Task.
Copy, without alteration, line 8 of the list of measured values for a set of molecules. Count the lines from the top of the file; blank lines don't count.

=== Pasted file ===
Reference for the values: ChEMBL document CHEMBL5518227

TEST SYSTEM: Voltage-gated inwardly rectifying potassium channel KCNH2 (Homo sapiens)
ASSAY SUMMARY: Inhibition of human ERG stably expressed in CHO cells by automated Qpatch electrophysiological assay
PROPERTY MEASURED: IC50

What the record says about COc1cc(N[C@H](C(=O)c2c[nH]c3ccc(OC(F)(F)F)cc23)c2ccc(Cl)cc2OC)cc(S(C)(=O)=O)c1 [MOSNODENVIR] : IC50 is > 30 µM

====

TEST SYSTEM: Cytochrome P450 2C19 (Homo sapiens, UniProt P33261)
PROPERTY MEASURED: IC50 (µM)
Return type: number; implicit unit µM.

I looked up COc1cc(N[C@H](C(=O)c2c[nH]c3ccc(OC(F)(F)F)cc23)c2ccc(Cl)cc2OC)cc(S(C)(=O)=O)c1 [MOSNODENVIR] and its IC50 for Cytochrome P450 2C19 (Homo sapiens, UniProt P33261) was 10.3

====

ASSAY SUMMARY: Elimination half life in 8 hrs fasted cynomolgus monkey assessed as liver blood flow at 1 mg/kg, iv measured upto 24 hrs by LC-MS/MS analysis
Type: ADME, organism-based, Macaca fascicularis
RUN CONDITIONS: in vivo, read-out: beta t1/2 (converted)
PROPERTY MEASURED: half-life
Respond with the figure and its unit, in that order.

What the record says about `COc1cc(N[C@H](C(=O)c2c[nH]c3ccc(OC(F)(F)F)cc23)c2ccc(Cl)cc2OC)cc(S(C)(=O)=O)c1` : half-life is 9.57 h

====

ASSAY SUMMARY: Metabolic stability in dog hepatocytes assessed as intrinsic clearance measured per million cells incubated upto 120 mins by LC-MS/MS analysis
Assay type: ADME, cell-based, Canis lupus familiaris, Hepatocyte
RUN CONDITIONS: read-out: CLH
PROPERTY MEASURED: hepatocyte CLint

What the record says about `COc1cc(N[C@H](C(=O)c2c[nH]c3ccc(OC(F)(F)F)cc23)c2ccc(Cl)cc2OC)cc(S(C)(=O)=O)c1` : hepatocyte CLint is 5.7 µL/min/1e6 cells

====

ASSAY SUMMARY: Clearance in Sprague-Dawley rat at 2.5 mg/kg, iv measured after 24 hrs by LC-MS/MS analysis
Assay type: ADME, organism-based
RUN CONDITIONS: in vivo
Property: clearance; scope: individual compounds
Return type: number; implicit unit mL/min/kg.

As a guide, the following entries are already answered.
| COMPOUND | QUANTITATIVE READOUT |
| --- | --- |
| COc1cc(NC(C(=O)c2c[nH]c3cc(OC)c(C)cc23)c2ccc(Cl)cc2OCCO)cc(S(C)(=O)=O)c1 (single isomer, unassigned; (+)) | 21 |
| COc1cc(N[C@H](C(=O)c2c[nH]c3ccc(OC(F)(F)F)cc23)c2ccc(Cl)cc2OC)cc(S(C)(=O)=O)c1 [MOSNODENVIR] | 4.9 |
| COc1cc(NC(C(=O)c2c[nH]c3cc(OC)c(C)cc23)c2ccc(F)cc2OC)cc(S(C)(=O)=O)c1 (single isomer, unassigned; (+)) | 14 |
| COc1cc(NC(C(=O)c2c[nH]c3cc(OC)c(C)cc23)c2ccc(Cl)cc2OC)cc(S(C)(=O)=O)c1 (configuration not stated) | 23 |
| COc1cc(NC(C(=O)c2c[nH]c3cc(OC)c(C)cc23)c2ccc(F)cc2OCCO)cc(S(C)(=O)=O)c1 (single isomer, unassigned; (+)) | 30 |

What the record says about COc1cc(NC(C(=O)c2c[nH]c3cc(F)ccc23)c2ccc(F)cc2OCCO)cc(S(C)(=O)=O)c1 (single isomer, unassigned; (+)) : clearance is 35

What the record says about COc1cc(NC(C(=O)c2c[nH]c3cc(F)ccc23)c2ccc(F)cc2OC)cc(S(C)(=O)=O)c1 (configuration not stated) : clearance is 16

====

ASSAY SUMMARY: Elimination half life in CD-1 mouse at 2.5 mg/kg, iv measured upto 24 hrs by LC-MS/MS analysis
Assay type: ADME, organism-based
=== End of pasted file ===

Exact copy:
PROPERTY MEASURED: IC50 (µM)